Shortlist Unveiled For The International Three Language Wigtown Poetry Prize 

The names of the poets shortlisted for Scotland’s annual three-language international poetry prize have been revealed.

The Wigtown Poetry Prize supports and nurtures poets from all across the world writing in Scotland’s three indigenous languages – English, Gaelic and Scots.

There are also separate awards for poems in Scots and Gaelic, as well as the Alastair Reid Pamphlet Prize and the Dumfries and Galloway Fresh Voice Award, for poets living in, or from, the region who have never professionally published a full length collection.

This year the winners will be revealed at a special event on Saturday, 1 October, which takes place as part of the Wigtown Book Festival. The shortlists are:

Wigtown Prize 

  • William Hershaw, from Lochgelly, for Tae Naesayers O Life And Leid
  • Suzanna Fitzpatrick, from Orpington, for Pandemic Prayer
  • Julie Laing, from Glasgow, for Calving
  • Craig Aitchison, from Galashiels, for Searoom
  • Norte Rin, from Spain, for My Father Did Not Come Back 


Wigtown Scottish Gaelic Prize

  • Martin MacIntyre, from Edinburgh, for Dithis Bhoireannach air Trèan
  • Ian Macrae, from Glasgow, for Sgitheach
  • Rody Gorman, from Skye, for Triall and Moch gu Abhainn 


Wigtown Scots Prize

  • Irene Howat, from Ayr for The Lintie
  • Craig Aitchison, from Galashiels, for The Searoom
  • Robert Duncan, from Newcastle, for Pyot
  • Joan Fraser, from Brae, for Here aalwiss
  • Colin Mackenzie, from Dumfries, for Anent Braidskeg


Dumfries & Galloway Fresh Voice Award

  • Sara Pitt, from Castle Douglas
  • Andrew Murray, from Cummertrees
  • Gwen Dupre, from Lockerbie
  • Jane McBeth, from Castle Douglas


Alastair Reid Pamphlet Prize

  • Milena Williamson, from Belfast, for Touchy Feely
  • Wes Lee, from New Zealand, for Voice
  • Bridget Khursheed, from Melrose, for The Confinement
  • Neil Thomson, from Glasgow, for Athajimo
  • Sarah Leavesley, from Droitwich, for Rain Falling
  • Roger West, from Glasgow, for Consider the Song of the Cicada
  • Peter Daniels, from London, for Happy and Fortunate
  • Laura Brown, from Dunfermline, for Spring Appears.


Adrian Turpin, Artistic Director of Wigtown Book Festival, said: “We’ve had many superb entries and they have come from all over the world – with finalists from as far away as Spain and New Zealand – reinforcing the position of Wigtown Poetry Prize as Scotland’s international poetry award.
“Poetry and the richness of our languages are fundamental to Scottish culture and identity and this prize is widely recognised as promoting and nurturing both.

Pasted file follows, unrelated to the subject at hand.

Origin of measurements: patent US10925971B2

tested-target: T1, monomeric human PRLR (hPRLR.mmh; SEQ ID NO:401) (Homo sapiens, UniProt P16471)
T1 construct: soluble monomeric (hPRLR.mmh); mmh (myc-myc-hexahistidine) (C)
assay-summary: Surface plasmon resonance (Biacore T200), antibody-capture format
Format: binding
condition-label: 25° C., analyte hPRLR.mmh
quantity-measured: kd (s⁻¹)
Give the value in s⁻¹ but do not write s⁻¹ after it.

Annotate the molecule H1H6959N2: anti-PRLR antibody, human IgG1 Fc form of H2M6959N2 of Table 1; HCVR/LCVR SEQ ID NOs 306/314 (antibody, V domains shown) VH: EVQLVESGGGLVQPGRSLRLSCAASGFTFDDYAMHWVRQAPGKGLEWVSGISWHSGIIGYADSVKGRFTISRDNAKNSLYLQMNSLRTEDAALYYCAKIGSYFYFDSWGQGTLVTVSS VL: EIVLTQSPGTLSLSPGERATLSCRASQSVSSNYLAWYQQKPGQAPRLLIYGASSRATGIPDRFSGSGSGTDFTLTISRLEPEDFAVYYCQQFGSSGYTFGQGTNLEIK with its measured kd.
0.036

“Simply reaching the shortlist is a tremendous achievement – proving that your work is among the best that has been submitted.
“And next we look forward to naming the winners which, for the first time, will be done at an event during the festival – creating an exciting conclusion to these highly respected annual awards.”


The Wigtown Poetry Prize takes place in association with The Gaelic Books Council, Moniack Mhor Creative Writing Centre, The Saltire Society, The Scottish Poetry Library and StAnza (Scotland’s International Poetry Festival).

The judges for 2022 are Trinidadian Scottish writer of poetry and non-fiction Vahni (Anthony Ezekiel) CapildeoFRSL, Anne C Frater who grew up in Upper Bayble, Isle of Lewis, in a home and a community where Gaelic was the main language and Brian Holton who translates poetry and prose from modern and classical Chinese into English and Scots and poet Hugh McMillan.


2022 Prize details 

Wigtown Prize: £1,500, runner-up: £200. Judge Vahni Capildeo.

Wigtown Scots Prize: £500, runner-up: £200. Judge Brian Holton.

Wigtown Scottish Gaelic Prize: £500, runner-up: £200. Judge Anne C Frater.

Dumfries & Galloway Fresh Voice Award: Professional support including mentoring from Wigtown Festival Company and a retreat at Moniack Mhor Creative Writing Centre. Judge Hugh McMillan.

Alastair Reid Pamphlet Prize: Production of a pamphlet set by Gerry Cambridge.

Invitation to Read at StAnza 2023: A winner of one or more categories will be selected at the discretion of StAnza, Scotland’s International Poetry Festival, and Wigtown Festival Company.

Entrants for the Wigtown Scottish Gaelic and Wigtown Scots prizes can also submit their poems to be considered for the Wigtown Prize free-of-charge.

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